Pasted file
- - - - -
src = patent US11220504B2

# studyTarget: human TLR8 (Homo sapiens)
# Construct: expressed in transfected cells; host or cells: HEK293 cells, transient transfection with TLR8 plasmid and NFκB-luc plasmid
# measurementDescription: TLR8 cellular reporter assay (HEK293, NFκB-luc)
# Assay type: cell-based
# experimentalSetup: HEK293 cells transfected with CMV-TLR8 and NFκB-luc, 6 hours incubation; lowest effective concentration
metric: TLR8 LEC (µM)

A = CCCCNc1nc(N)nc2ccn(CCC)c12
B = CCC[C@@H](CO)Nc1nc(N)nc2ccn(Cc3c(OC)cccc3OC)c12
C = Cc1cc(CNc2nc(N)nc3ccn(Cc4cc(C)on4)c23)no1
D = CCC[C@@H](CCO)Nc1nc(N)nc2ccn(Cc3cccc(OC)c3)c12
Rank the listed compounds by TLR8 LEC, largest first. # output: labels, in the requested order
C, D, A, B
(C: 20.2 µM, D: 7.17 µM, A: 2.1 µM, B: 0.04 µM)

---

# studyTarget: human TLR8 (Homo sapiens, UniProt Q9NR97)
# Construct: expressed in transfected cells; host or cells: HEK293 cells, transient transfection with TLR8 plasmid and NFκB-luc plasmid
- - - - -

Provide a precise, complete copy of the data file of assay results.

src = patent US11220504B2

# studyTarget: human TLR8 (Homo sapiens)
# Construct: expressed in transfected cells; host or cells: HEK293 cells, transient transfection with TLR8 plasmid and NFκB-luc plasmid
# measurementDescription: TLR8 cellular reporter assay (HEK293, NFκB-luc)
# Assay type: cell-based
# experimentalSetup: HEK293 cells transfected with CMV-TLR8 and NFκB-luc, 6 hours incubation; lowest effective concentration
metric: TLR8 LEC (µM)

A = CCCCNc1nc(N)nc2ccn(CCC)c12
B = CCC[C@@H](CO)Nc1nc(N)nc2ccn(Cc3c(OC)cccc3OC)c12
C = Cc1cc(CNc2nc(N)nc3ccn(Cc4cc(C)on4)c23)no1
D = CCC[C@@H](CCO)Nc1nc(N)nc2ccn(Cc3cccc(OC)c3)c12
Rank the listed compounds by TLR8 LEC, largest first. # output: labels, in the requested order
C, D, A, B
(C: 20.2 µM, D: 7.17 µM, A: 2.1 µM, B: 0.04 µM)

---

# studyTarget: human TLR8 (Homo sapiens, UniProt Q9NR97)
# Construct: expressed in transfected cells; host or cells: HEK293 cells, transient transfection with TLR8 plasmid and NFκB-luc plasmid